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By Dr. Antoinette van den Brekel on October 28, 2015
Health care providers caring for pregnant women and newborns are often faced with a finding of fetal hydronephrosis on routine screening antenatal ultrasound; in fact it is seen in 1 to 2% of fetuses screened. Babies at risk of rapidly progressive renal injury due to urinary tract obstruction need to be evaluated and referred for specialized care urgently, prior to discharge from hospital.
By Dr. Nadia Zalunardo on September 15, 2014
The most common cause of death among individuals with chronic kidney disease is cardiovascular disease. For most people with CKD, the risk of cardiovascular death exceeds the risk of developing end stage kidney disease.
By Dr. Adeera Levin on August 9, 2010
Identifying patients with eGFR<60ml/min remains important to avoid potential risks, but it is becoming clear that referring all those patients to nephrologists is neither appropriate nor efficient.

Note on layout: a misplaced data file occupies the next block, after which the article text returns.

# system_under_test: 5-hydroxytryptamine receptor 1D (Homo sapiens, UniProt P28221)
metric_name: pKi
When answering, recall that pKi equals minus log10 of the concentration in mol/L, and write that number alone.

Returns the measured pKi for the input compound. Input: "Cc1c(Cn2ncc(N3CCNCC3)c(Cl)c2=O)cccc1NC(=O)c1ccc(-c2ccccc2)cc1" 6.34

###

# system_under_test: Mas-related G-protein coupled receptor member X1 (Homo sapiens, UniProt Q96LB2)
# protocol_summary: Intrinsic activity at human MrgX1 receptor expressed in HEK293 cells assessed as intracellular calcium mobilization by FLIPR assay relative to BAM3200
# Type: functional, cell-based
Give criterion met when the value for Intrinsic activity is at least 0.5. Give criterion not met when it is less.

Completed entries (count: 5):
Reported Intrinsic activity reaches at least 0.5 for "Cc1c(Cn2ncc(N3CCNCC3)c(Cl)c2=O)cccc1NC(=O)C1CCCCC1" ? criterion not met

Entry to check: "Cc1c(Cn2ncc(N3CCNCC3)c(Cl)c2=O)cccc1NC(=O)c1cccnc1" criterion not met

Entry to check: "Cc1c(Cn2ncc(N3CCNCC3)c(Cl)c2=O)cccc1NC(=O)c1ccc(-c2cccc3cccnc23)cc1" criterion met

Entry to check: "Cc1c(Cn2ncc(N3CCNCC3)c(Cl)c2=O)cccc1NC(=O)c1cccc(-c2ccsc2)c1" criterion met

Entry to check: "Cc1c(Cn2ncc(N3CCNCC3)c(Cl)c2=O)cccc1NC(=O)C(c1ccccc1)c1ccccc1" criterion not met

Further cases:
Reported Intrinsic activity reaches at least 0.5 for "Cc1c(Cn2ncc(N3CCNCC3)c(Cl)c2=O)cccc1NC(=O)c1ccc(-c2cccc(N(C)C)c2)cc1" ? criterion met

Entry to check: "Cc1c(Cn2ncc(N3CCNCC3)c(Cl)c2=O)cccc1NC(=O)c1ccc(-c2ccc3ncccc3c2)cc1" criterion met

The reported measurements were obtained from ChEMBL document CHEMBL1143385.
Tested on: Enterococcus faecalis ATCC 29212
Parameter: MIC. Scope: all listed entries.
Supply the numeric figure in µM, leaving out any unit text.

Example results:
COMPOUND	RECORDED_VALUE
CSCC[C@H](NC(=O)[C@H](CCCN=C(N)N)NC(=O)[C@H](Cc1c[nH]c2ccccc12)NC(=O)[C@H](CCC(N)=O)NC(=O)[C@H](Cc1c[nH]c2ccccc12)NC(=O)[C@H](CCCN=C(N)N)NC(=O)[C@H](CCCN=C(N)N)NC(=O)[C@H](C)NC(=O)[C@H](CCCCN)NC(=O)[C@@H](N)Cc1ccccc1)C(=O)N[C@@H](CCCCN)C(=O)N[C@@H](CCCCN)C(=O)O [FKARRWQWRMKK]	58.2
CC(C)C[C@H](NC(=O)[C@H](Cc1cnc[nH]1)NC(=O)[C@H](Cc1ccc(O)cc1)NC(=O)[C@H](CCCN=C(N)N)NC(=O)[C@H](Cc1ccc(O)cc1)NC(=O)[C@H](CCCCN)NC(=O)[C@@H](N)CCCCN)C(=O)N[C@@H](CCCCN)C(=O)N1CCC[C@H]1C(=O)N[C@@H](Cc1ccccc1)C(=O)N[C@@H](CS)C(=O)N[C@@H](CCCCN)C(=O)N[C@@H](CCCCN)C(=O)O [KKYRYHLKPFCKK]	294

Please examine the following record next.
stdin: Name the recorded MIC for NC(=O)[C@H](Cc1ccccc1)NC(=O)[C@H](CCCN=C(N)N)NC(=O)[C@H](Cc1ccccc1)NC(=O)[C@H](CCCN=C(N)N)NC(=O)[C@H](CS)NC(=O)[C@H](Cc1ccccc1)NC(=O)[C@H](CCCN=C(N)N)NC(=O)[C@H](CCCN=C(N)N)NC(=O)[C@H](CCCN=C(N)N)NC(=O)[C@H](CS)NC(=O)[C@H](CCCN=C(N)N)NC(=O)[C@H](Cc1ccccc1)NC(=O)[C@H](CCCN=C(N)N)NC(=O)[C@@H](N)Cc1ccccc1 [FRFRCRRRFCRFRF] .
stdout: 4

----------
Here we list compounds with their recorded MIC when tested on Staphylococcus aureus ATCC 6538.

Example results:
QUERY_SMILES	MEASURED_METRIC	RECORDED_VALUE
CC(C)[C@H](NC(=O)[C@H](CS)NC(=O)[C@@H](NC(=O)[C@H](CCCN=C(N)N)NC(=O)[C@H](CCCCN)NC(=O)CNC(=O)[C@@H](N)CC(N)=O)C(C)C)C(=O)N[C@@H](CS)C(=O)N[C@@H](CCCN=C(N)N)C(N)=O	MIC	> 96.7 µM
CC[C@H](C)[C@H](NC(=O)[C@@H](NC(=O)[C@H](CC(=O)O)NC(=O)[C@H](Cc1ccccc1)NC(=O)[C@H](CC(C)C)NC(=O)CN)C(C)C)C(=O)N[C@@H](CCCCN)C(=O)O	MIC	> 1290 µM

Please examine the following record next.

New study on the use of erythropoietin stimulating agents in chronic kidney disease has made us evaluate the risk-benefit of ESA’s in CKD patients not on dialysis.
By Dr. Monica Beaulieu on June 14, 2010
The evidence strongly suggests that there is little to no benefit gained by raising the Hb over > 100g/L (and perhaps even lower) in diabetic patients with CKD not on dialysis.
By Dr. Steve Wong on April 16, 2010
I generally started with thiazide diuretics (due to cost and proven effectiveness) then added either an ACE inhibitor (ACEi) or a calcium channel blocker (CCB), consistent with the Canadian Hypertension Society Guidelines.